Blog | Wednesday, January 16, 2013

Should we screen all admissions for nasal MRSA

I am on service at the VA once again. The VA screens all patients with nasal swabs and then institutes isolation precautions.

So we must ask two questions: 1) Does this activity decrease dangerous MRSA infections? In 2012, the great majority of MRSA is the "so-called" community acquired MRSA, i.e. sensitive to sulfamethoxazole/trimetheprim, doxycycline and clindamycin. What are we gaining through isolation? 2) What do we lose when we isolate patients? Adverse effects of isolation in hospitalised patients: a systematic review.

We found 16 studies that reported data regarding the impact of isolation on patient mental well-being, patient satisfaction, patient safety or time spent by health care workers in direct patient care. The majority showed a negative impact on patient mental well-being and behaviour, including higher scores for depression, anxiety and anger among isolated patients. A few studies also found that healthcare workers spent less time with patients in isolation. Patient satisfaction was adversely affected by isolation if patients were kept uninformed of their healthcare. Patient safety was also negatively affected, leading to an eight-fold increase in adverse events related to supportive care failures. We found that contact isolation may negatively impact several dimensions of patient care.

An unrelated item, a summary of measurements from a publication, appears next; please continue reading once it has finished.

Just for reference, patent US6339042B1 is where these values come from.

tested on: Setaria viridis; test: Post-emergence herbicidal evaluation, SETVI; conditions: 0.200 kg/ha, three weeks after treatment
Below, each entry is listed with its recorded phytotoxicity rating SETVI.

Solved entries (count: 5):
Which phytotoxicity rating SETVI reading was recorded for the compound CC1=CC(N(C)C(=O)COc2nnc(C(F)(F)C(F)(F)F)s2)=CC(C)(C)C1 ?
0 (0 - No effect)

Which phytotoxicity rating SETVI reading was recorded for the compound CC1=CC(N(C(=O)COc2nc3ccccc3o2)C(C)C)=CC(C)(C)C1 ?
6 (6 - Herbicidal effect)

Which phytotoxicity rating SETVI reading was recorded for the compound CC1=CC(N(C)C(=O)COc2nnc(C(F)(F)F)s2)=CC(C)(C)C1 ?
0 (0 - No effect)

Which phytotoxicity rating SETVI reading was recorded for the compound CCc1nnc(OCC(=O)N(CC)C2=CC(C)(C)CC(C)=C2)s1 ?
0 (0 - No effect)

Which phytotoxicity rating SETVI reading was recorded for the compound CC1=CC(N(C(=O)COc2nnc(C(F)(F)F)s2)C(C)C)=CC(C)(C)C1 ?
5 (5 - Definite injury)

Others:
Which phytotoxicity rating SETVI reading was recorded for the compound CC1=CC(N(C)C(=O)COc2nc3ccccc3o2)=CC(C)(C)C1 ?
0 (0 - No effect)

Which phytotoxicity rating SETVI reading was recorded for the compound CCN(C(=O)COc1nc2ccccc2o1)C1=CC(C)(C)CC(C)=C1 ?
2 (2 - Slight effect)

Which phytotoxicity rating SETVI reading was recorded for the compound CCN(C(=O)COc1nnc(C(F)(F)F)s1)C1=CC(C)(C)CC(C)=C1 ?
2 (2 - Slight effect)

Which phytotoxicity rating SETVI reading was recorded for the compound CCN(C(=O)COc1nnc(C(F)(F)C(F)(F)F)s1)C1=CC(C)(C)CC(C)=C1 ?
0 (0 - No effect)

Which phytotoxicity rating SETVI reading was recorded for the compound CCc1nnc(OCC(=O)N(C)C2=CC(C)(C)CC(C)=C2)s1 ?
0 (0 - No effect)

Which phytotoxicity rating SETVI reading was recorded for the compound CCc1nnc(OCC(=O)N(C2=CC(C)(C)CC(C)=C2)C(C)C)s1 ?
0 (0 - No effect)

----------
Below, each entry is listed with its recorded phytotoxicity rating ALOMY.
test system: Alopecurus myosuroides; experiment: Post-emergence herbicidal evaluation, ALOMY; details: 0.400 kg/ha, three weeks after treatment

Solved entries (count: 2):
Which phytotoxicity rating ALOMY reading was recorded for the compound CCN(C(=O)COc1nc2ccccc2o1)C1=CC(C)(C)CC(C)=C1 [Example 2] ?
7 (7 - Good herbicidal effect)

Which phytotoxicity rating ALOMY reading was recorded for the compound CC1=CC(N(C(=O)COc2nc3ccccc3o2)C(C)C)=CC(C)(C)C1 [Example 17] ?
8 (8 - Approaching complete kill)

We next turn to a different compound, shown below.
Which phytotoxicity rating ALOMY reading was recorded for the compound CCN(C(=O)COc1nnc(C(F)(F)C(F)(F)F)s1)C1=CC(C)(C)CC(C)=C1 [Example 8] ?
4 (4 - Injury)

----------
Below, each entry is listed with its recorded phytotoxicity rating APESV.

Every action induces a reaction. We must ask whether the benefits of the action overcome the adverse effects of the reaction. These patients are coming to the hospital with MRSA, even if they have not had previous hospitalizations.

So I ask, what are we doing positive through this activity? We know that isolation causes problems. We must have great evidence that it is worth the trouble and the money that we spend on isolation gowns, gloves, etc.

db is the nickname for Robert M. Centor, MD, FACP. db stands both for Dr. Bob and da boss. He is an academic general internist at the University of Alabama School of Medicine, and is the Associate Dean for the Huntsville Regional Medical Campus of UASOM. He also serves as a frequent ward attending at the Birmingham VA Hospital. This post originally appeared at his blog, db's Medical Rants.